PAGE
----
When Claire Ferrari, DDS, MSD, opened her practice in November 2015, she had a specific list of design elements she wanted fitted throughout her new space. For instance, vaulted ceilings and ample amounts of natural light throughout were a must.

With a footprint of only 1,150 square feet on the ground level—and a 350-square-feet office space on a second level—Ferrari also wanted the space to have an open, airy feel. “I wanted it to look and feel more like a yoga studio than an orthodontic office,” she explains.

On any normal piece of paper, these design elements may seem relatively easy to achieve. However, on this particular blueprint, the execution of the project proved to be a bit more complicated.


Ferrari Orthodontics is located in Kensington, Calif—a quaint, hillside village that overlooks San Francisco Bay. The office is nestled among a row of shops in the village. As Ferrari explains, hers is a long, narrow space with businesses on either side, which doesn’t allow for natural light, except from the street-facing windows at the front of the building.

“When I first came across the space, it felt much narrower and closed in,” she explains. “And, after it was gutted, it reminded me of a bowling alley.”

ClaireFerrari_3In addition to the challenges of creating a bright, airy feel to the cramped, closed-in space, the building also needed seismic work. According to Ferrari, two large-scale moment beams had to be inserted into the already tight space—one in the front of the office and one in the middle. What’s more, several steel beams had to be installed along the exposed brick wall.

These alterations to the blueprint not only delayed the design timeline, they also added a few more hurdles toward the end goal of creating a bright, airy space.

“It was important to me that the design and feel reflect something deeper about how I work, what I enjoy, and how I treat my patients,” Ferrari explains. “I wanted to use natural, sustainable, and nontoxic materials as much as possible. I also wanted an office that was healthy and inviting for my patients, while at the same time being a space that my staff and I would enjoy working in. Ultimately, I wanted the design to reflect the quality of care we deliver. I bring a lot of care and creativity to my work.”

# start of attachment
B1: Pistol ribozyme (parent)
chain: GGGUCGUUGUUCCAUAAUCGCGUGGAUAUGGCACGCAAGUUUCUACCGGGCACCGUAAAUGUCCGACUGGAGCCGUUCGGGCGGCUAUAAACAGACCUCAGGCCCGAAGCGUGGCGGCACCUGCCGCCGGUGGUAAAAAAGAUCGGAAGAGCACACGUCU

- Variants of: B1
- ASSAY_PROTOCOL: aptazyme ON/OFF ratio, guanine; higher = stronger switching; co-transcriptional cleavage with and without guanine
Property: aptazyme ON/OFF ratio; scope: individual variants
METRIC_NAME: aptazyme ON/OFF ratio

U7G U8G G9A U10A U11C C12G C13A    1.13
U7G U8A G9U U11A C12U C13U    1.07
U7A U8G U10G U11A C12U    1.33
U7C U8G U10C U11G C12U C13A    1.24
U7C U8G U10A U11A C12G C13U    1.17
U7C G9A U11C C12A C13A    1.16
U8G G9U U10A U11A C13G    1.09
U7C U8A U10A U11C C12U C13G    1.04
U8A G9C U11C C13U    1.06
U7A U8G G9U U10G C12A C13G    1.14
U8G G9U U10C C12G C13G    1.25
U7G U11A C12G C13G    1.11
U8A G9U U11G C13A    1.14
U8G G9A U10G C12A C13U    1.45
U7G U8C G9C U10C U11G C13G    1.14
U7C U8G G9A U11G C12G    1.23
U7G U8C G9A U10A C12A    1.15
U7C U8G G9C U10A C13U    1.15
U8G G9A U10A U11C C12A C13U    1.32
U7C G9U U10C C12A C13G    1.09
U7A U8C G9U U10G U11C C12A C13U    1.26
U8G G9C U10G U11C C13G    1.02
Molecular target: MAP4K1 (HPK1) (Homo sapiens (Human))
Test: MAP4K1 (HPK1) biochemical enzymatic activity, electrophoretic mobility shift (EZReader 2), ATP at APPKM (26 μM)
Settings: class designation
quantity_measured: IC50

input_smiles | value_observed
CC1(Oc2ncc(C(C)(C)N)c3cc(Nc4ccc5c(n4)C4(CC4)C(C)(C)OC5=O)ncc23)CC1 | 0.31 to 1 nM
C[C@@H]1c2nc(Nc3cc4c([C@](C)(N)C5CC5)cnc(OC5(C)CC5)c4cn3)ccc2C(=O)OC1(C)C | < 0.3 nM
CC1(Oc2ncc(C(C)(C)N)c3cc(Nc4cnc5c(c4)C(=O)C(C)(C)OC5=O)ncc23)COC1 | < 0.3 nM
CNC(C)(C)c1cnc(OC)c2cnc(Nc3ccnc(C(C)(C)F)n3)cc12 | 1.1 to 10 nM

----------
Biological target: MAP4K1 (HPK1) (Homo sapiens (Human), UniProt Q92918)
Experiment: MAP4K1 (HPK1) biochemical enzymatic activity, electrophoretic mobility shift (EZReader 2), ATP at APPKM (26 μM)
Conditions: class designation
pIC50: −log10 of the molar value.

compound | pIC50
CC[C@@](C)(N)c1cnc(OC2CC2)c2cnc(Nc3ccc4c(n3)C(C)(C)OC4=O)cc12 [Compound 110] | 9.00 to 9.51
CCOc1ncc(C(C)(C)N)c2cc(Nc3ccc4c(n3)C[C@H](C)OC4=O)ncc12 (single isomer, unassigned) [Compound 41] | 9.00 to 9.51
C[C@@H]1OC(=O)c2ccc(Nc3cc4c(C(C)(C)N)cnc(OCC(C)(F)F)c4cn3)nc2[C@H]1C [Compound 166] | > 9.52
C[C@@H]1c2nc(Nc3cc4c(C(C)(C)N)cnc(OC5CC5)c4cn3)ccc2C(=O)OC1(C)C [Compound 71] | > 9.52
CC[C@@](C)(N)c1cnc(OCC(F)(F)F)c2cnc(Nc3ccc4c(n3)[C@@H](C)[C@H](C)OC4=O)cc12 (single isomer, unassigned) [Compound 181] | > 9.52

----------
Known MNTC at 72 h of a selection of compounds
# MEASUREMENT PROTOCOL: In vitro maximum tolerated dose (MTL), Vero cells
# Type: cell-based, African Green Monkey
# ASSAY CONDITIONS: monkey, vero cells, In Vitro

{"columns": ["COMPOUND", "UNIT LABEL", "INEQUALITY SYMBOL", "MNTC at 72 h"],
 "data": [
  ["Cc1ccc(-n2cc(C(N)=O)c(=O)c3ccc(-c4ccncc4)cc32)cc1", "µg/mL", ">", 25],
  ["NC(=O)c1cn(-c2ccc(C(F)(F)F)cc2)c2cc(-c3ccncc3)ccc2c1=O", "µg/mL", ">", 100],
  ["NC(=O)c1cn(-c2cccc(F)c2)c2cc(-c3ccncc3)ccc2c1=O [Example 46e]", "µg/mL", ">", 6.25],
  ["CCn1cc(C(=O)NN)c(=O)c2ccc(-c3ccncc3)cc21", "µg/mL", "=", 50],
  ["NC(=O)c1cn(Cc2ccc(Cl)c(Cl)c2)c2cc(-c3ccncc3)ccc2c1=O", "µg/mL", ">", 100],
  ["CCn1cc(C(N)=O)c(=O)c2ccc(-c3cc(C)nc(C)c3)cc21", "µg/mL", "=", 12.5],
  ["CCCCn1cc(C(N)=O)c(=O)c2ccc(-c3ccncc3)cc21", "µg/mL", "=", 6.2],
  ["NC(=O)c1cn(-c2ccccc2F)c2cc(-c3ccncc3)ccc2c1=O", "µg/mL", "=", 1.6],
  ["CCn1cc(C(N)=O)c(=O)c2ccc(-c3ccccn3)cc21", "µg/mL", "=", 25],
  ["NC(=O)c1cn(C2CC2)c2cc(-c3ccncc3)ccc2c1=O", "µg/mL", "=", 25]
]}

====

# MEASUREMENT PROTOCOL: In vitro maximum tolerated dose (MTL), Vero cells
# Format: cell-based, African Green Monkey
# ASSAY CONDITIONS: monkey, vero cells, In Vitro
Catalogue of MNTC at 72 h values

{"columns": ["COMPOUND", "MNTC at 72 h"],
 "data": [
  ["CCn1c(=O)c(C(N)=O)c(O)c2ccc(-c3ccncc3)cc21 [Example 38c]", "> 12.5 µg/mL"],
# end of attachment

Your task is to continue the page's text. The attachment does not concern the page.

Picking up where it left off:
To relay her intended message, Ferrari worked closely with designers at Design For Health, Santa Cruz, Calif, to transform all of the complications of the space into a functional and aesthetically pleasing office.

Architects broke through the ceiling to install skylights along the narrow space, which helped provide natural light and the vaulted look that Ferrari initially desired. The obtrusive steel beams were painted to match the warm, natural color palette that was used in other areas of the office. River stones and glass were added to the poured concrete floors so, when finished and polished, every step revealed an element of nature. Concrete was also used on countertops, which, as Ferrari explains, provided a richness of texture. “They feel like leather!”

The design team also created wooden accent elements throughout the space using reclaimed fir taken from an old, deconstructed home in San Francisco.

Benches were installed along the interior brick wall to reflect and complement the steel “fins” that crossed over the ceiling—necessitated by the seismic work. “I love their simplicity,” Ferrari adds. “They are beautiful, they integrate into the space, and they’re highly functional.”

ClaireFerrari_4Functionality was an issue from the initial planning stages. With a narrow, yet long, footprint, flow and efficiency were top-of-mind.

“The design team and I played with one layout that grouped the chairs ‘two-and-two’ with heads facing each other and delivery units in between, but it was clear that having a row of four would work better with the long narrow space,” Ferrari recalls. “I was concerned that it would be too tight to function well with the chairs opposite the sterilization area, but it has turned out to work really well. I was also concerned about people having to walk to the back of the office to reach the consult room or the bathroom, but that never became a problem. The space flows perfectly.”

With a relatively simple wish list for a relatively complicated space, Ferrari and the team of designers were able to produce an office that is nothing short of a piece of art. Natural elements are present throughout—brick, wood, bamboo, glass, river stones—and meld almost seamlessly with the heavy industrial features that were mandated at the beginning of the project. Tying it all together is the abundance of natural light from above.

“While I guess the space could be classified as modern and sleek,” Ferrari says, “I think of it more as beautiful and functional.” OP

Lori Sichtermann is a freelance writer for Orthodontic Products. She can be reached at [email protected].